Johnson & Johnson said Wednesday that a Phase I/IIa trial of its COVID-19 vaccine candidate, originally scheduled to begin in September, is now expected to start in the second half of July. Chief scientific officer Paul Stoffels explained that “based on the strength of the preclinical data we have seen so far, and interactions with regulatory authorities, we have been able to further accelerate the clinical development of our investigational SARS-CoV-2 vaccine, Ad26.COV2-S, recombinant.”
The Phase I/IIa trial will assess safety, response to vaccination and immune response of Ad26.COV2-S, recombinant, in 1045 healthy adults from 18 to 55 years of age, as well as those aged 65 and older. Participants in the study, which will be conducted in the US and Belgium, will be randomised to receive the experimental vaccine or placebo.
The company said it is in active discussions with global partners, and says it is committed to supplying more than 1 billion doses of the vaccine worldwide in 2021, should it be found safe and effective. Partners include the US Biomedical Advanced Research and Development Authority (BARDA), with whom Johnson & Johnson has pledged to contribute more than $1 billion to co-fund vaccine R&D and clinical testing.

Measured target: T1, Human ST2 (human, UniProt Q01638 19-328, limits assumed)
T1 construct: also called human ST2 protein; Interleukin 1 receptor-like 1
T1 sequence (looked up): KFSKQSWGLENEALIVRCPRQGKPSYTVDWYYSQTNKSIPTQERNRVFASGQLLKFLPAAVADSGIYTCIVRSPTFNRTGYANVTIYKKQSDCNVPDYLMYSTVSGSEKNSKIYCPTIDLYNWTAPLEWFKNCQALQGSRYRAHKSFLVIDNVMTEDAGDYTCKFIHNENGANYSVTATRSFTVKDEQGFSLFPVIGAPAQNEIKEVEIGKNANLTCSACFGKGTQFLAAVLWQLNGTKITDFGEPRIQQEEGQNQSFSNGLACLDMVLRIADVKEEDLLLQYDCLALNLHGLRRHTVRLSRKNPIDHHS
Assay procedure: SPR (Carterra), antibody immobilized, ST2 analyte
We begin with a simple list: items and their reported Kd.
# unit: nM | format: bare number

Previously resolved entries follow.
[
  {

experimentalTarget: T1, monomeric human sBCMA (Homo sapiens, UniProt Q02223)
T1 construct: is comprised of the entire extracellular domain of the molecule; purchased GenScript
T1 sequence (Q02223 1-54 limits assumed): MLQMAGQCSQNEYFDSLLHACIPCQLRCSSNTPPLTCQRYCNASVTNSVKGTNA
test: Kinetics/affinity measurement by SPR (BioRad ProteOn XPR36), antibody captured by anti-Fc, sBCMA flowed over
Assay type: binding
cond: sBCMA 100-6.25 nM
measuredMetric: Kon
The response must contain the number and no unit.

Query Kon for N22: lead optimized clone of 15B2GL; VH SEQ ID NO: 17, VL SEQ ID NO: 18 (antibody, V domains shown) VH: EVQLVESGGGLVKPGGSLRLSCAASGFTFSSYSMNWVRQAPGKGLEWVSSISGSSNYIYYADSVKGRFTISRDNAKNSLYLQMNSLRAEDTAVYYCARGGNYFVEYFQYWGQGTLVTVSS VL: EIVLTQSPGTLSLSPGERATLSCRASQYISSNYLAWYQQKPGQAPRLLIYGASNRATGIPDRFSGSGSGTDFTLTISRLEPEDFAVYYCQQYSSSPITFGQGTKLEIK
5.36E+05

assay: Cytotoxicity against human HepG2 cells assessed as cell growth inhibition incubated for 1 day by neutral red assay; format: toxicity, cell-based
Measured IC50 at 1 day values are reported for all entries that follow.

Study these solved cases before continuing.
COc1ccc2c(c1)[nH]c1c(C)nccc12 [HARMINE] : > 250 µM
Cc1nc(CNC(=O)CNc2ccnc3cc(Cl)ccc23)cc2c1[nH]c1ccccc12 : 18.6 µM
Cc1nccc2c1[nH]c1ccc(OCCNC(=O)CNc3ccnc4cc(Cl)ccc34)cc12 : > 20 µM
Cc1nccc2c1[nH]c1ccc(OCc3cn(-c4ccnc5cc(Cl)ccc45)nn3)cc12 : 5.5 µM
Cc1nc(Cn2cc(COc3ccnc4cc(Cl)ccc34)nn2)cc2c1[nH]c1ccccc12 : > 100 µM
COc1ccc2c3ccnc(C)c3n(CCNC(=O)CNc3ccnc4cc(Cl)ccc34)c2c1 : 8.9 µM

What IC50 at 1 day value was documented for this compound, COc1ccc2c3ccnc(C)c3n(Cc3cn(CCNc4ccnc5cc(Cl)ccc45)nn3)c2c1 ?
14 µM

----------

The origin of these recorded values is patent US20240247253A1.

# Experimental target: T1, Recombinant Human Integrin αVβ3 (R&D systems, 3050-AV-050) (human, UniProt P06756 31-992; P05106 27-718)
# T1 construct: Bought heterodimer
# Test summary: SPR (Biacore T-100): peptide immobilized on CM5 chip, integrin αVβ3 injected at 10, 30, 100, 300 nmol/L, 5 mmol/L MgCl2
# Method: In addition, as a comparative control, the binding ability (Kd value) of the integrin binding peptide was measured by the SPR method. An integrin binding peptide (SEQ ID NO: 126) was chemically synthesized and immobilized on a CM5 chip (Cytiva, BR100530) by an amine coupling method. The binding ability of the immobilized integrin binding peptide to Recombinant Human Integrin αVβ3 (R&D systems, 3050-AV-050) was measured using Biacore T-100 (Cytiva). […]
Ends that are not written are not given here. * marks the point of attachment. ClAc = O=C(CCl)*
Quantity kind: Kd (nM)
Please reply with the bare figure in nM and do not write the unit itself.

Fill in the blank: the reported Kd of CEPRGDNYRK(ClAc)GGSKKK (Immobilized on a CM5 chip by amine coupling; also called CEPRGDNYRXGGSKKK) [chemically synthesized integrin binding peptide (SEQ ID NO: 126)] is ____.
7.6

Johnson & Johnson is also in talks with the US National Institutes of Allergy and Infectious Diseases to start a late-stage trial of Ad26.COV2-S, recombinant, ahead of its original schedule, pending the outcome of Phase I testing and approval from regulators.
Meanwhile, Moderna has started testing its coronavirus vaccine candidate mRNA-1273 in a mid-stage trial that will enroll 600 participants, while it expects to initiate late-stage studies in July. Meanwhile, AstraZeneca, Sanofi, Pfizer and GlaxoSmithKline are all at various stages of development of their COVID-19 vaccine candidates.